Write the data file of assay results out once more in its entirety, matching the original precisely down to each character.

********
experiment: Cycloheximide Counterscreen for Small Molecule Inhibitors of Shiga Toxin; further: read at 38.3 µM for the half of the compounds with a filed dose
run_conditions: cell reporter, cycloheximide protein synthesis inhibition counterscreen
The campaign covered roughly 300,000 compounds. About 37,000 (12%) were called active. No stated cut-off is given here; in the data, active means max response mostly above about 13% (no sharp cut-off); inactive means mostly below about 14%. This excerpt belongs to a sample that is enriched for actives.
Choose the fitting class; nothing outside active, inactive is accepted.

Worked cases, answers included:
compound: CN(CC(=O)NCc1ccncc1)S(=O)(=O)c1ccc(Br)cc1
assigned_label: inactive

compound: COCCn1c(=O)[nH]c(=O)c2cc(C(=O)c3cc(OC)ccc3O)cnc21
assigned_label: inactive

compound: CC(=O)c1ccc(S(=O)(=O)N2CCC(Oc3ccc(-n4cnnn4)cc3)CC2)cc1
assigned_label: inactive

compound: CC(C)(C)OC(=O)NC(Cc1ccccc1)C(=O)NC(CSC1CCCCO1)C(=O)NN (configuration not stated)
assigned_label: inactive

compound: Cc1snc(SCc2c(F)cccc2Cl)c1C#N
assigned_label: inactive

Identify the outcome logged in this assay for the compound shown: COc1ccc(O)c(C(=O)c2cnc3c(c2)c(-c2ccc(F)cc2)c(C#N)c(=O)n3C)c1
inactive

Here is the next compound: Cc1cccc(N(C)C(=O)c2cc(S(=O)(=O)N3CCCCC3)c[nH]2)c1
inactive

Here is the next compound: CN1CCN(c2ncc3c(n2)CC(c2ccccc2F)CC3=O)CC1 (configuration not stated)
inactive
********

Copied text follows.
experiment: Cycloheximide Counterscreen for Small Molecule Inhibitors of Shiga Toxin; further: read at 38.3 µM for the half of the compounds with a filed dose
run_conditions: cell reporter, cycloheximide protein synthesis inhibition counterscreen
The campaign covered roughly 300,000 compounds. About 37,000 (12%) were called active. No stated cut-off is given here; in the data, active means max response mostly above about 13% (no sharp cut-off); inactive means mostly below about 14%. This excerpt belongs to a sample that is enriched for actives.
Choose the fitting class; nothing outside active, inactive is accepted.

Worked cases, answers included:
compound: CN(CC(=O)NCc1ccncc1)S(=O)(=O)c1ccc(Br)cc1
assigned_label: inactive

compound: COCCn1c(=O)[nH]c(=O)c2cc(C(=O)c3cc(OC)ccc3O)cnc21
assigned_label: inactive

compound: CC(=O)c1ccc(S(=O)(=O)N2CCC(Oc3ccc(-n4cnnn4)cc3)CC2)cc1
assigned_label: inactive

compound: CC(C)(C)OC(=O)NC(Cc1ccccc1)C(=O)NC(CSC1CCCCO1)C(=O)NN (configuration not stated)
assigned_label: inactive

compound: Cc1snc(SCc2c(F)cccc2Cl)c1C#N
assigned_label: inactive

Identify the outcome logged in this assay for the compound shown: COc1ccc(O)c(C(=O)c2cnc3c(c2)c(-c2ccc(F)cc2)c(C#N)c(=O)n3C)c1
inactive

Here is the next compound: Cc1cccc(N(C)C(=O)c2cc(S(=O)(=O)N3CCCCC3)c[nH]2)c1
inactive

Here is the next compound: CN1CCN(c2ncc3c(n2)CC(c2ccccc2F)CC3=O)CC1 (configuration not stated)
inactive